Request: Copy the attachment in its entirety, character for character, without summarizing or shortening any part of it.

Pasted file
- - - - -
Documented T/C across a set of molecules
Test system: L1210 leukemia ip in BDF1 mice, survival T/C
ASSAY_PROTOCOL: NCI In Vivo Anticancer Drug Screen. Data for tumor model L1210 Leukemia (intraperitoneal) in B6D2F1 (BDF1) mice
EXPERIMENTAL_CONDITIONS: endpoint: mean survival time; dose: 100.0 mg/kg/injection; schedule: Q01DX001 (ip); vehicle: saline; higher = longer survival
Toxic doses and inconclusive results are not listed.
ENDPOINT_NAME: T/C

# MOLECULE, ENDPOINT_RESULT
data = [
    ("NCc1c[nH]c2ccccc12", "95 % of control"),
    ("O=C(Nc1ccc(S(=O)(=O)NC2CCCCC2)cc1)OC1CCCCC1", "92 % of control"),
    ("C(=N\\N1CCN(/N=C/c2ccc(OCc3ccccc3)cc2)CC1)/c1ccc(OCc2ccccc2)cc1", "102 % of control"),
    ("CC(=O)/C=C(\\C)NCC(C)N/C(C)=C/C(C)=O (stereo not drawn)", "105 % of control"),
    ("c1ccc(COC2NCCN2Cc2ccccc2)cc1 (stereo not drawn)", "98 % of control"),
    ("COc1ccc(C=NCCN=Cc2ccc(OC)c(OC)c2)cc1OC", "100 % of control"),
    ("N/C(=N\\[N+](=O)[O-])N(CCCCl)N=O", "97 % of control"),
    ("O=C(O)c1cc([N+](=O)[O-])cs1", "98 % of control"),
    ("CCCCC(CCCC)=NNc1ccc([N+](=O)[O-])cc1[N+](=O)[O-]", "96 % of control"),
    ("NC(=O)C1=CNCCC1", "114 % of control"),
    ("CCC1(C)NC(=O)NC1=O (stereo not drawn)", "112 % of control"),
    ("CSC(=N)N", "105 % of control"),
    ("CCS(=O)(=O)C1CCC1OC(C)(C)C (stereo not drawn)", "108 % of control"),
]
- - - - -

Documented T/C across a set of molecules
Test system: L1210 leukemia ip in BDF1 mice, survival T/C
ASSAY_PROTOCOL: NCI In Vivo Anticancer Drug Screen. Data for tumor model L1210 Leukemia (intraperitoneal) in B6D2F1 (BDF1) mice
EXPERIMENTAL_CONDITIONS: endpoint: mean survival time; dose: 100.0 mg/kg/injection; schedule: Q01DX001 (ip); vehicle: saline; higher = longer survival
Toxic doses and inconclusive results are not listed.
ENDPOINT_NAME: T/C

# MOLECULE, ENDPOINT_RESULT
data = [
    ("NCc1c[nH]c2ccccc12", "95 % of control"),
    ("O=C(Nc1ccc(S(=O)(=O)NC2CCCCC2)cc1)OC1CCCCC1", "92 % of control"),
    ("C(=N\\N1CCN(/N=C/c2ccc(OCc3ccccc3)cc2)CC1)/c1ccc(OCc2ccccc2)cc1", "102 % of control"),
    ("CC(=O)/C=C(\\C)NCC(C)N/C(C)=C/C(C)=O (stereo not drawn)", "105 % of control"),
    ("c1ccc(COC2NCCN2Cc2ccccc2)cc1 (stereo not drawn)", "98 % of control"),
    ("COc1ccc(C=NCCN=Cc2ccc(OC)c(OC)c2)cc1OC", "100 % of control"),
    ("N/C(=N\\[N+](=O)[O-])N(CCCCl)N=O", "97 % of control"),
    ("O=C(O)c1cc([N+](=O)[O-])cs1", "98 % of control"),
    ("CCCCC(CCCC)=NNc1ccc([N+](=O)[O-])cc1[N+](=O)[O-]", "96 % of control"),
    ("NC(=O)C1=CNCCC1", "114 % of control"),
    ("CCC1(C)NC(=O)NC1=O (stereo not drawn)", "112 % of control"),
    ("CSC(=N)N", "105 % of control"),
    ("CCS(=O)(=O)C1CCC1OC(C)(C)C (stereo not drawn)", "108 % of control"),
]